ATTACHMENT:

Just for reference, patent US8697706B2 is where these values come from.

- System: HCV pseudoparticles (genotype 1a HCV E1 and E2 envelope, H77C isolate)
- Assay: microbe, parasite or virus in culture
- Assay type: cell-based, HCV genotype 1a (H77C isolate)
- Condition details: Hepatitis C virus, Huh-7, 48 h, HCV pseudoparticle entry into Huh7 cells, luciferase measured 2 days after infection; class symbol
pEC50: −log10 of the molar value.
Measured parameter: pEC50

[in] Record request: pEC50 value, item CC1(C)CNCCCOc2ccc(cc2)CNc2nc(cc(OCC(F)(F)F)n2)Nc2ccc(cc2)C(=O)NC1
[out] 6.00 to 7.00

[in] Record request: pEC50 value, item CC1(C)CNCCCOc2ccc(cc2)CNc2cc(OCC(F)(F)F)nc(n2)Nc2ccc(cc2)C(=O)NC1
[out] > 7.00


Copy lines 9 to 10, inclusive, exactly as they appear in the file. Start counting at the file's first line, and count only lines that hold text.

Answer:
[out] 6.00 to 7.00

[in] Record request: pEC50 value, item CC1(C)CNCCCOc2ccc(cc2)CNc2cc(OCC(F)(F)F)nc(n2)Nc2ccc(cc2)C(=O)NC1